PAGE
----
June 29, 2014 By: Will Verduzco
Last week at the I/O 2014 opening keynote, Google formally unveiled the first two Android Wear smartwatches: the LG G Watch and the Samsung Gear Live. We recently added forums for these two, as well as another interesting device, the Asus Padfone X.
While the two smartwatches both share the same software platform, they feature fairly different hardware. The LG G Watch’s 1.65″ 280×280 LCD is backed by a 1.2 GHz Snapdragon 400 processor, 512 MB of RAM, 4 GB of internal storage, and a 400 mAh battery. The Samsung Gear Live’s 1.63″ 320×320 Super AMOLED is powered by a 1.2 GHz processor, half a gig of RAM, 4 gigs of internal storage, and a 300 mAh battery. Both devices feature dust and water resistance, but the Gear Live also offers a built-in heart rate monitor.
Finally, we have the Asus Padfone X. Like its predecessor, the Asus Padfone X is a multi-purpose Android device. The Padfone X is comprised of a smartphone that can dock into a tablet, which itself can also become a full sized laptop. The X is powered by a 2.3 GHz Snapdragon 800, and features 2 GB of RAM, 16 GB of internal Storage, a 13 MP camera, and a 2300 mAh battery.
Are you thinking of picking up a G Watch or Gear Live? Or are you thinking of waiting for later Wear devices such as the upcoming Moto 360, with its sexy circular LCD? What about the Padfone X? Let us know your thoughts in the comments below, and don’t forget to head over to the newly created forums below to get started. And if you already happen to own the Padfone X, don’t forget to head over to its unofficial TWRP port by XDA Recognized Developer AdamOutler.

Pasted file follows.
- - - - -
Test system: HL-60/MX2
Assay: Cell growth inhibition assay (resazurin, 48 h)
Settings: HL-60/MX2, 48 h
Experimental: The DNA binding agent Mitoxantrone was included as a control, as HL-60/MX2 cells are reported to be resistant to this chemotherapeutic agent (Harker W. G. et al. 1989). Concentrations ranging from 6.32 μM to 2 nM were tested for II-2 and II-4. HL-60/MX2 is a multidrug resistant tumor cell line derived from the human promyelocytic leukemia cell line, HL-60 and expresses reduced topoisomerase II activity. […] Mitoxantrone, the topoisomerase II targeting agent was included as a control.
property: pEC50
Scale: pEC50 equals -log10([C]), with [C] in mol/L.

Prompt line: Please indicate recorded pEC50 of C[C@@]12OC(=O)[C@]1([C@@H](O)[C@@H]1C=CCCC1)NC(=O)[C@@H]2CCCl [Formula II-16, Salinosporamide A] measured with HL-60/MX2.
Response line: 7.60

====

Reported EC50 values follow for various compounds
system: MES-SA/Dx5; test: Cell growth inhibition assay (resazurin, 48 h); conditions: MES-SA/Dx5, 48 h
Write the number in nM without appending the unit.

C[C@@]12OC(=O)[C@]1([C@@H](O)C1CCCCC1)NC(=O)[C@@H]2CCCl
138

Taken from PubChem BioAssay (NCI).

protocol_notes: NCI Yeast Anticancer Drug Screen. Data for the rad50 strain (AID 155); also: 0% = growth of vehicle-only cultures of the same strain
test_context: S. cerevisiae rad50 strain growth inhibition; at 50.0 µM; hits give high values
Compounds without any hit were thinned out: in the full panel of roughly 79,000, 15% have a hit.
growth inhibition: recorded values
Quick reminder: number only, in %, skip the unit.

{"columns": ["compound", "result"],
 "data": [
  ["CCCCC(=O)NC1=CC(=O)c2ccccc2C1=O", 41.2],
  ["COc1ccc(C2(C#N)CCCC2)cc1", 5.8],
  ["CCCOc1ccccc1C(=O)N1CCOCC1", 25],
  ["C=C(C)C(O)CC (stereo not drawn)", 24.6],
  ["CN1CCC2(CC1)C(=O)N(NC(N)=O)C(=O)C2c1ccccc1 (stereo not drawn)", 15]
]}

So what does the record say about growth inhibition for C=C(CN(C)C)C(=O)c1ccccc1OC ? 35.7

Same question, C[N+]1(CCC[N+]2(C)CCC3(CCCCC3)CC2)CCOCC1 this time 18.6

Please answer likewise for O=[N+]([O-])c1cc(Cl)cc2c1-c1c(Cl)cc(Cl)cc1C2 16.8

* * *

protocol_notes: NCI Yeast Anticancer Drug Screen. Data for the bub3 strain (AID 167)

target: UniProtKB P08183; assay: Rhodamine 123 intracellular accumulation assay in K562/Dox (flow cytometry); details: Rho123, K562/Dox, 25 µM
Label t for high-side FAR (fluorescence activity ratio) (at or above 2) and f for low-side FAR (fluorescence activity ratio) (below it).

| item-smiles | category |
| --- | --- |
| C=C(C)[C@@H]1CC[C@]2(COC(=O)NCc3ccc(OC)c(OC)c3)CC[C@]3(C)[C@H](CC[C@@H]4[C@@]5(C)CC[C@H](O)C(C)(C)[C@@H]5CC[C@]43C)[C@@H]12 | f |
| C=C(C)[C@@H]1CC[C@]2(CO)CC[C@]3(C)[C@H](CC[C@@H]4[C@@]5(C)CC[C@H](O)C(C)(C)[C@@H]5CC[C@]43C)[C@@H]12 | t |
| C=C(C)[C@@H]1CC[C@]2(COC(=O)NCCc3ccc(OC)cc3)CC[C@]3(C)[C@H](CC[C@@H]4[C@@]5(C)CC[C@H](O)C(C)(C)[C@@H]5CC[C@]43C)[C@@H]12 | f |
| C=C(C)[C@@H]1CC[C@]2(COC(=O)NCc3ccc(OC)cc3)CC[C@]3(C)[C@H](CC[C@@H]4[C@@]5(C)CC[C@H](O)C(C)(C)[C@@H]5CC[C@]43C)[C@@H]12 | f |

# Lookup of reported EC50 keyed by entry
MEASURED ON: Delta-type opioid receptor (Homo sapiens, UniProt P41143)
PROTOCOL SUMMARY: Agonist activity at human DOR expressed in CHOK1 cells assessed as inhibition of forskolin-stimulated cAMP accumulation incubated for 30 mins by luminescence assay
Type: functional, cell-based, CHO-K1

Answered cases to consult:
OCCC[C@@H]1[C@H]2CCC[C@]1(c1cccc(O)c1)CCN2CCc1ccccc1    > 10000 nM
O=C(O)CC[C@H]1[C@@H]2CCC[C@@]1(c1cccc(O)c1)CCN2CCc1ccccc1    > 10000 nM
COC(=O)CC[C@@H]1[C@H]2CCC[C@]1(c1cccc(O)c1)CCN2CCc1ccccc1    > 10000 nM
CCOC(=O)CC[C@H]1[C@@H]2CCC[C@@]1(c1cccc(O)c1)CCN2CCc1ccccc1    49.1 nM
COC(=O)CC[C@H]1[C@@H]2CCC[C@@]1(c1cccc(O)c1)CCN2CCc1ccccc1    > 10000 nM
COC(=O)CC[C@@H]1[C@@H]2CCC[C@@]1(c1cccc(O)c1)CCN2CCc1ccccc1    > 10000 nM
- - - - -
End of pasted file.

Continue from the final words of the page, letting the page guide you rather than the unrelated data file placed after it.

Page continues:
June 25, 2014 By: Jimmy McGee
AT&T advertises the PadFone X as a 2-in-1 device. In that vein we are offering a 3-in-1 XDA Unboxing. Typically on Unboxed the XDA Way, XDA Developer TV Producer AdamOutler tears apart an innocent device all the way to its bare components, the 2-in-1 ASUS is not safe from this fate. AdamOutler unboxes the PadFone X, PadFone Station, and the PadFone Dock keyboard, not stopping until we see the circuit boards running the whole show.
However, he doesn’t stop at striping it down to its bare bones. He shows you how you can root the device using TowelRoot. Finally, he shows us how to install a custom TWRP recovery. More information can be found in Adam’s forum post. So what are you waiting for? Check out this video.